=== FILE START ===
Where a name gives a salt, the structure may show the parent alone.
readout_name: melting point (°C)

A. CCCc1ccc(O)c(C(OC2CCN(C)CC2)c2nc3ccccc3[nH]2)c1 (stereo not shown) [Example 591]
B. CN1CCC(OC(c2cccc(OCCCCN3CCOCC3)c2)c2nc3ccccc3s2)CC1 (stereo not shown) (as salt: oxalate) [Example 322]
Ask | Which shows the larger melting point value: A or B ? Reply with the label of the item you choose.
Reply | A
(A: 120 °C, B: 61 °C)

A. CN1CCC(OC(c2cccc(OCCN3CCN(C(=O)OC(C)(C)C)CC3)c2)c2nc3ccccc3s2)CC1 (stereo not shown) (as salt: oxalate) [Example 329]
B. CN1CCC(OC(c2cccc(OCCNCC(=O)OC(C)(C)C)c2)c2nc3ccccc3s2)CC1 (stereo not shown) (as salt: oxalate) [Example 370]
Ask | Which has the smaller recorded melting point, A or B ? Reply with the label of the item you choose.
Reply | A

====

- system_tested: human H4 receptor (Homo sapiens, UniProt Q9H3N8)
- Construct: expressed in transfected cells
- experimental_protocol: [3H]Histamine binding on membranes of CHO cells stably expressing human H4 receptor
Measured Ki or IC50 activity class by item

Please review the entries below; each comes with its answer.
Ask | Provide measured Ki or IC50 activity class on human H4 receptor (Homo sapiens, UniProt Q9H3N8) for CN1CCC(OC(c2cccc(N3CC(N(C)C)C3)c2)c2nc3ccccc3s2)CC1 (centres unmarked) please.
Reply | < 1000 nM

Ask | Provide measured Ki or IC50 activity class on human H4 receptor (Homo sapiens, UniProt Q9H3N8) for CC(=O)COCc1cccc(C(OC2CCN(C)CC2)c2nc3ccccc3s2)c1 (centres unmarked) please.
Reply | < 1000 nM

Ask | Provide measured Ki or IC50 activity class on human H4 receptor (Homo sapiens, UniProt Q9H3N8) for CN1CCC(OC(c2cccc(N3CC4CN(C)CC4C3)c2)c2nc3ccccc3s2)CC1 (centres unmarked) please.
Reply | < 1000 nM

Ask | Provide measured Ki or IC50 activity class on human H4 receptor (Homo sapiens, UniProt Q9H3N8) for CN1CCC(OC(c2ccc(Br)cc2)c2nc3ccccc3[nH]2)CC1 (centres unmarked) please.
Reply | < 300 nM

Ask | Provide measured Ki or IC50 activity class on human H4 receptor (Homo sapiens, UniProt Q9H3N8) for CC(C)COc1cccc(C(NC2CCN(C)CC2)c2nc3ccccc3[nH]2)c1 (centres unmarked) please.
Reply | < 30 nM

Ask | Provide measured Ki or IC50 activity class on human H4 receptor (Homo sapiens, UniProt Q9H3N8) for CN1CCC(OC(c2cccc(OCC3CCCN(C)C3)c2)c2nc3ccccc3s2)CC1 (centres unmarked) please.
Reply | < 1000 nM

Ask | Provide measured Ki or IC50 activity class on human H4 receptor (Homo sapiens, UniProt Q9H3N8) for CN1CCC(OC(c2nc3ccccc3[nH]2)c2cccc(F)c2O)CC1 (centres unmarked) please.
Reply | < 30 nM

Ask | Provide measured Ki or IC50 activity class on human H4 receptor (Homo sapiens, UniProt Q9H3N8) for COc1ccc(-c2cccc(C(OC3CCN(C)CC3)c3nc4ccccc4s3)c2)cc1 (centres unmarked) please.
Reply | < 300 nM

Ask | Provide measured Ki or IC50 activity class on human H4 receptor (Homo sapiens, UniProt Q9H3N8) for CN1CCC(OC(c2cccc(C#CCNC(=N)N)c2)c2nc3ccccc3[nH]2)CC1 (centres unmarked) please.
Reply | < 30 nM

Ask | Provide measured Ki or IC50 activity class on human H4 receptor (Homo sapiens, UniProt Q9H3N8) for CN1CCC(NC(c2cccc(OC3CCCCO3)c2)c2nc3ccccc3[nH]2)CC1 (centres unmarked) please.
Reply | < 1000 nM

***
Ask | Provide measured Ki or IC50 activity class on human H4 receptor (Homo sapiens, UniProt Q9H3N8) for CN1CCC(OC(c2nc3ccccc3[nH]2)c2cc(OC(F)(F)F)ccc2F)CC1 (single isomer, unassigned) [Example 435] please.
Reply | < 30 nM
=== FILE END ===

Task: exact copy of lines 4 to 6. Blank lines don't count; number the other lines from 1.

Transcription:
B. CN1CCC(OC(c2cccc(OCCCCN3CCOCC3)c2)c2nc3ccccc3s2)CC1 (stereo not shown) (as salt: oxalate) [Example 322]
Ask | Which shows the larger melting point value: A or B ? Reply with the label of the item you choose.
Reply | A